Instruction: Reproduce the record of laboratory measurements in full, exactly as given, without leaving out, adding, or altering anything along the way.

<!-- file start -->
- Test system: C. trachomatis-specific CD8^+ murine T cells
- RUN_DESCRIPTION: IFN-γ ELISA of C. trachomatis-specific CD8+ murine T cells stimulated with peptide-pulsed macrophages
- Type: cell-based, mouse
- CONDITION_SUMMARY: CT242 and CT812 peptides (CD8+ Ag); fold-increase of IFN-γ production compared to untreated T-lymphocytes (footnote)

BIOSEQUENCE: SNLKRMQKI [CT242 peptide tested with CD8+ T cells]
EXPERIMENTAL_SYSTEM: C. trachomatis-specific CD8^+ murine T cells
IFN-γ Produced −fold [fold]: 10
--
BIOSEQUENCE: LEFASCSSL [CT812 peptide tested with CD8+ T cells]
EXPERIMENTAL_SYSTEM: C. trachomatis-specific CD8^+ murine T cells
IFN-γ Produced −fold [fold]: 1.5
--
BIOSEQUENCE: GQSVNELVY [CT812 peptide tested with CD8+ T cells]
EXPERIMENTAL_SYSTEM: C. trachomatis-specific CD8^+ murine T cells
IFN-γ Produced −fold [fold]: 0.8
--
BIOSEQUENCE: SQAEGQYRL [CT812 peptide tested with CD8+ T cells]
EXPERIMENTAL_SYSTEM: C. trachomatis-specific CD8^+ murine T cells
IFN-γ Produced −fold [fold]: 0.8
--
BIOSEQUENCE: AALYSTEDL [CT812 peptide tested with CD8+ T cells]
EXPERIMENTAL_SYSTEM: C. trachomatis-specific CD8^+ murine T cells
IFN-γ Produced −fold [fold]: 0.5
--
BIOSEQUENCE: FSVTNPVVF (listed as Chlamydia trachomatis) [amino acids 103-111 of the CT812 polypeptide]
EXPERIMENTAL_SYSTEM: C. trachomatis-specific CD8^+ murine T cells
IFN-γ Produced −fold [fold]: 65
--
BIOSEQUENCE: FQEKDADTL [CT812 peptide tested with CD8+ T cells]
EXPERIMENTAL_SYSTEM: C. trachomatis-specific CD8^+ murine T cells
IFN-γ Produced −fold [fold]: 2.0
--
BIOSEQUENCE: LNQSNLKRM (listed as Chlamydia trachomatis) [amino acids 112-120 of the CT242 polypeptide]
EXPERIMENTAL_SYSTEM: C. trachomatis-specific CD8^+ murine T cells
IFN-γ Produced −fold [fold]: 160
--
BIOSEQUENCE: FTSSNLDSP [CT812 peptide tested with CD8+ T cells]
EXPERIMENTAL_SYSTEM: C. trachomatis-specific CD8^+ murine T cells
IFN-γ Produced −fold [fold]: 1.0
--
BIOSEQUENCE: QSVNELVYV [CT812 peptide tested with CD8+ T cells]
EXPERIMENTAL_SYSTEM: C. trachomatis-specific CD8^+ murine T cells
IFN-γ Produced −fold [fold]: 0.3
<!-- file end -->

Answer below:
- Test system: C. trachomatis-specific CD8^+ murine T cells
- RUN_DESCRIPTION: IFN-γ ELISA of C. trachomatis-specific CD8+ murine T cells stimulated with peptide-pulsed macrophages
- Type: cell-based, mouse
- CONDITION_SUMMARY: CT242 and CT812 peptides (CD8+ Ag); fold-increase of IFN-γ production compared to untreated T-lymphocytes (footnote)

BIOSEQUENCE: SNLKRMQKI [CT242 peptide tested with CD8+ T cells]
EXPERIMENTAL_SYSTEM: C. trachomatis-specific CD8^+ murine T cells
IFN-γ Produced −fold [fold]: 10
--
BIOSEQUENCE: LEFASCSSL [CT812 peptide tested with CD8+ T cells]
EXPERIMENTAL_SYSTEM: C. trachomatis-specific CD8^+ murine T cells
IFN-γ Produced −fold [fold]: 1.5
--
BIOSEQUENCE: GQSVNELVY [CT812 peptide tested with CD8+ T cells]
EXPERIMENTAL_SYSTEM: C. trachomatis-specific CD8^+ murine T cells
IFN-γ Produced −fold [fold]: 0.8
--
BIOSEQUENCE: SQAEGQYRL [CT812 peptide tested with CD8+ T cells]
EXPERIMENTAL_SYSTEM: C. trachomatis-specific CD8^+ murine T cells
IFN-γ Produced −fold [fold]: 0.8
--
BIOSEQUENCE: AALYSTEDL [CT812 peptide tested with CD8+ T cells]
EXPERIMENTAL_SYSTEM: C. trachomatis-specific CD8^+ murine T cells
IFN-γ Produced −fold [fold]: 0.5
--
BIOSEQUENCE: FSVTNPVVF (listed as Chlamydia trachomatis) [amino acids 103-111 of the CT812 polypeptide]
EXPERIMENTAL_SYSTEM: C. trachomatis-specific CD8^+ murine T cells
IFN-γ Produced −fold [fold]: 65
--
BIOSEQUENCE: FQEKDADTL [CT812 peptide tested with CD8+ T cells]
EXPERIMENTAL_SYSTEM: C. trachomatis-specific CD8^+ murine T cells
IFN-γ Produced −fold [fold]: 2.0
--
BIOSEQUENCE: LNQSNLKRM (listed as Chlamydia trachomatis) [amino acids 112-120 of the CT242 polypeptide]
EXPERIMENTAL_SYSTEM: C. trachomatis-specific CD8^+ murine T cells
IFN-γ Produced −fold [fold]: 160
--
BIOSEQUENCE: FTSSNLDSP [CT812 peptide tested with CD8+ T cells]
EXPERIMENTAL_SYSTEM: C. trachomatis-specific CD8^+ murine T cells
IFN-γ Produced −fold [fold]: 1.0
--
BIOSEQUENCE: QSVNELVYV [CT812 peptide tested with CD8+ T cells]
EXPERIMENTAL_SYSTEM: C. trachomatis-specific CD8^+ murine T cells
IFN-γ Produced −fold [fold]: 0.3